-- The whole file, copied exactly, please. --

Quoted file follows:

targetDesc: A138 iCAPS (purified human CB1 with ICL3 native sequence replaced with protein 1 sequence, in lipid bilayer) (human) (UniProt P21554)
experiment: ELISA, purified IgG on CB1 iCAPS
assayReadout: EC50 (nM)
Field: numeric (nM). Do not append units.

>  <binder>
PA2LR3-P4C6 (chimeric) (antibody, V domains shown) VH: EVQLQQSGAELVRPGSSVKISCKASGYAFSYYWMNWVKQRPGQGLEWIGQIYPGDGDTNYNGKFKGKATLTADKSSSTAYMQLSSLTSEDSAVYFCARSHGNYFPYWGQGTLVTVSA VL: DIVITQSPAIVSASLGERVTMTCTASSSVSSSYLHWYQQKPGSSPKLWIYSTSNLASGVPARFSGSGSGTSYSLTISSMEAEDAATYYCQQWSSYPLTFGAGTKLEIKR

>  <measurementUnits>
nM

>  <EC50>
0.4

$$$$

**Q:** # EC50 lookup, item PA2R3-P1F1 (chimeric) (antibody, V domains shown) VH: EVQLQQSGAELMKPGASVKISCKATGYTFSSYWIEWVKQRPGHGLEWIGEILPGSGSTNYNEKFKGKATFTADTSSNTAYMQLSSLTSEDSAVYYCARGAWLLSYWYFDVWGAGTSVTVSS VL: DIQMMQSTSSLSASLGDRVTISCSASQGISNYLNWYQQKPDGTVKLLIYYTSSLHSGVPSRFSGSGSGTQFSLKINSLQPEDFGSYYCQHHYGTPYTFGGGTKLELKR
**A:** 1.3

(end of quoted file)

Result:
targetDesc: A138 iCAPS (purified human CB1 with ICL3 native sequence replaced with protein 1 sequence, in lipid bilayer) (human) (UniProt P21554)
experiment: ELISA, purified IgG on CB1 iCAPS
assayReadout: EC50 (nM)
Field: numeric (nM). Do not append units.

>  <binder>
PA2LR3-P4C6 (chimeric) (antibody, V domains shown) VH: EVQLQQSGAELVRPGSSVKISCKASGYAFSYYWMNWVKQRPGQGLEWIGQIYPGDGDTNYNGKFKGKATLTADKSSSTAYMQLSSLTSEDSAVYFCARSHGNYFPYWGQGTLVTVSA VL: DIVITQSPAIVSASLGERVTMTCTASSSVSSSYLHWYQQKPGSSPKLWIYSTSNLASGVPARFSGSGSGTSYSLTISSMEAEDAATYYCQQWSSYPLTFGAGTKLEIKR

>  <measurementUnits>
nM

>  <EC50>
0.4

$$$$

**Q:** # EC50 lookup, item PA2R3-P1F1 (chimeric) (antibody, V domains shown) VH: EVQLQQSGAELMKPGASVKISCKATGYTFSSYWIEWVKQRPGHGLEWIGEILPGSGSTNYNEKFKGKATFTADTSSNTAYMQLSSLTSEDSAVYYCARGAWLLSYWYFDVWGAGTSVTVSS VL: DIQMMQSTSSLSASLGDRVTISCSASQGISNYLNWYQQKPDGTVKLLIYYTSSLHSGVPSRFSGSGSGTQFSLKINSLQPEDFGSYYCQHHYGTPYTFGGGTKLELKR
**A:** 1.3